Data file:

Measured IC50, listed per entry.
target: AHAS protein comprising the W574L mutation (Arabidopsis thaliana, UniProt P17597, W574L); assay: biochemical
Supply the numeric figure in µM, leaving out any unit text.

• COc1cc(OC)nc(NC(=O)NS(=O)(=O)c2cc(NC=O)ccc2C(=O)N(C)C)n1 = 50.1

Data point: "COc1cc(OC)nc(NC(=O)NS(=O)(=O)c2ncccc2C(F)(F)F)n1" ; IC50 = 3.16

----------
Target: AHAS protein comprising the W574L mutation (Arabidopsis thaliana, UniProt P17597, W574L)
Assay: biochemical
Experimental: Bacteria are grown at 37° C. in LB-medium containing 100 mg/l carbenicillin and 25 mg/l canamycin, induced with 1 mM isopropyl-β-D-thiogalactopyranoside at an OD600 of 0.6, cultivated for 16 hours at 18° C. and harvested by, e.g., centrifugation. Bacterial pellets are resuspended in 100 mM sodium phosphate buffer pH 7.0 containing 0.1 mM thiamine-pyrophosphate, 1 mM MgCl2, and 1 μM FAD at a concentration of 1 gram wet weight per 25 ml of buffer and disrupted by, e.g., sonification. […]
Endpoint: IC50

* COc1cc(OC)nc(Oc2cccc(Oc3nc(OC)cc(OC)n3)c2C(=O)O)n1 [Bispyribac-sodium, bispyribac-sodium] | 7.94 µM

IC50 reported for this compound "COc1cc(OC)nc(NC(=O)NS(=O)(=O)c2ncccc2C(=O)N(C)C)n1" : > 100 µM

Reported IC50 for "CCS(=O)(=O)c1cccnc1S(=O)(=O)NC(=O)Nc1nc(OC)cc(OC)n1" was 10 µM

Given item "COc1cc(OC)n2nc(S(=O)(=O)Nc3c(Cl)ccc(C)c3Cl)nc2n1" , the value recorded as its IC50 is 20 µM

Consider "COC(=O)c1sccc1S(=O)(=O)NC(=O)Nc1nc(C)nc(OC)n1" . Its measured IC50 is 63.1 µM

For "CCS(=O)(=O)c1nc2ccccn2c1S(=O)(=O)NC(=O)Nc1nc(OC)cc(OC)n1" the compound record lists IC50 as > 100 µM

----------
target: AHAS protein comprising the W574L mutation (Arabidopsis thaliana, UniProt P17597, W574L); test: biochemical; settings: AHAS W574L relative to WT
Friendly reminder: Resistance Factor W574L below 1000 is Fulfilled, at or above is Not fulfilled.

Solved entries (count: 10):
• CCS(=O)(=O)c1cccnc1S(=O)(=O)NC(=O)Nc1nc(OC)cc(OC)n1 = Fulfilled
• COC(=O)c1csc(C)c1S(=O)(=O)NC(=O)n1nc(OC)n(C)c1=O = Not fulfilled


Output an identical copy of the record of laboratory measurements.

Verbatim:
Measured IC50, listed per entry.
target: AHAS protein comprising the W574L mutation (Arabidopsis thaliana, UniProt P17597, W574L); assay: biochemical
Supply the numeric figure in µM, leaving out any unit text.

• COc1cc(OC)nc(NC(=O)NS(=O)(=O)c2cc(NC=O)ccc2C(=O)N(C)C)n1 = 50.1

Data point: "COc1cc(OC)nc(NC(=O)NS(=O)(=O)c2ncccc2C(F)(F)F)n1" ; IC50 = 3.16

----------
Target: AHAS protein comprising the W574L mutation (Arabidopsis thaliana, UniProt P17597, W574L)
Assay: biochemical
Experimental: Bacteria are grown at 37° C. in LB-medium containing 100 mg/l carbenicillin and 25 mg/l canamycin, induced with 1 mM isopropyl-β-D-thiogalactopyranoside at an OD600 of 0.6, cultivated for 16 hours at 18° C. and harvested by, e.g., centrifugation. Bacterial pellets are resuspended in 100 mM sodium phosphate buffer pH 7.0 containing 0.1 mM thiamine-pyrophosphate, 1 mM MgCl2, and 1 μM FAD at a concentration of 1 gram wet weight per 25 ml of buffer and disrupted by, e.g., sonification. […]
Endpoint: IC50

* COc1cc(OC)nc(Oc2cccc(Oc3nc(OC)cc(OC)n3)c2C(=O)O)n1 [Bispyribac-sodium, bispyribac-sodium] | 7.94 µM

IC50 reported for this compound "COc1cc(OC)nc(NC(=O)NS(=O)(=O)c2ncccc2C(=O)N(C)C)n1" : > 100 µM

Reported IC50 for "CCS(=O)(=O)c1cccnc1S(=O)(=O)NC(=O)Nc1nc(OC)cc(OC)n1" was 10 µM

Given item "COc1cc(OC)n2nc(S(=O)(=O)Nc3c(Cl)ccc(C)c3Cl)nc2n1" , the value recorded as its IC50 is 20 µM

Consider "COC(=O)c1sccc1S(=O)(=O)NC(=O)Nc1nc(C)nc(OC)n1" . Its measured IC50 is 63.1 µM

For "CCS(=O)(=O)c1nc2ccccn2c1S(=O)(=O)NC(=O)Nc1nc(OC)cc(OC)n1" the compound record lists IC50 as > 100 µM

----------
target: AHAS protein comprising the W574L mutation (Arabidopsis thaliana, UniProt P17597, W574L); test: biochemical; settings: AHAS W574L relative to WT
Friendly reminder: Resistance Factor W574L below 1000 is Fulfilled, at or above is Not fulfilled.

Solved entries (count: 10):
• CCS(=O)(=O)c1cccnc1S(=O)(=O)NC(=O)Nc1nc(OC)cc(OC)n1 = Fulfilled
• COC(=O)c1csc(C)c1S(=O)(=O)NC(=O)n1nc(OC)n(C)c1=O = Not fulfilled